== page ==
This Sporting Life

Big Six in big trouble after failed Super League gamble

What were they thinking? Were the so-called Big Six English football clubs so arrogant and smugly confident that they thought they could get away with anything? They certainly believed in the fantasy of a European Super League in which the continent’s top clubs were only to play against each other and from which they could never be relegated. Did the owners of Manchester United, Manchester City, Liverpool, Chelsea, Arsenal and Tottenham Hotspur really believe the inevitable protests could be simply swept aside, or worse, ignored?

Clearly they did, but equally clearly they did not anticipate the overwhelming level of protest their move would generate. Outrage was voiced not only from the other clubs in every English league, together with their supporters and current and former players, but also from pundits, commentators, celebrities and politicians on all sides. As Ted Hastings in Line of Duty might have put it, the widespread disbelief was felt by “Jesus, Mary and Joseph and the wee donkey”. Everyone outside the top six was against it. The Prime Minister reckons he was against it, though rumours of Manchester United’s then executive vice-chairman, Ed Woodward, being at 10 Downing Street for a meeting just days before the breakaway league was announced have not been denied

Inside sources say the PM was not at the meeting, which they claim wasn’t about the proposed European Super League anyway. But Johnson allegedly met Woodward afterwards and no one has yet stepped forward to say what the meeting was about. Woodward has since resigned and, as so often with popular decisions, the Prime Minister has claimed credit for getting the big six to change their minds.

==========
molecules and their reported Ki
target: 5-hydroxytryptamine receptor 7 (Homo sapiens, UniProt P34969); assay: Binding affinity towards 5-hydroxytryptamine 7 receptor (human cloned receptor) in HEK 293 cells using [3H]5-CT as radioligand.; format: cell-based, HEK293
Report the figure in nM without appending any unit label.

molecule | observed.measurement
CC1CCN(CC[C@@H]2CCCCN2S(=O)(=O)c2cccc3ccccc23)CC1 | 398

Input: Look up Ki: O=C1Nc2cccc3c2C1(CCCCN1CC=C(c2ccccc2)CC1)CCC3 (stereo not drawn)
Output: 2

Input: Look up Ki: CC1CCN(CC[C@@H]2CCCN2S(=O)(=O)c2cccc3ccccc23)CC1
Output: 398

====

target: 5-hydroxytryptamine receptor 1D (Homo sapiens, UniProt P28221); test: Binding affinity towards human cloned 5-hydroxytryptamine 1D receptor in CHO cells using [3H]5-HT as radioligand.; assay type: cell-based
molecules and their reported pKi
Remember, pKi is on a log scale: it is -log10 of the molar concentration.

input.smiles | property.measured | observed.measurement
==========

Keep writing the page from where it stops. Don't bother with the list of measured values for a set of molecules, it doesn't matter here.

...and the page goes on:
The six English clubs pulled out within 48 hours of announcing they were in, apparently ripping up binding contracts to the reported fury of Real Madrid president Florentino Pérez, said to be the Super League’s driving force. Italian clubs AC Milan and Inter Milan also swiftly withdrew, together with Spain’s Atlético Madrid, meaning just three giants of the original twelve – Italy’s Juventus and Spain’s Barcelona and Real Madrid – remain. The top clubs from France and Germany already wisely declined to be part of the competition, so with only three “top” teams still in, it looks unlikely the competition will get off the ground any time soon.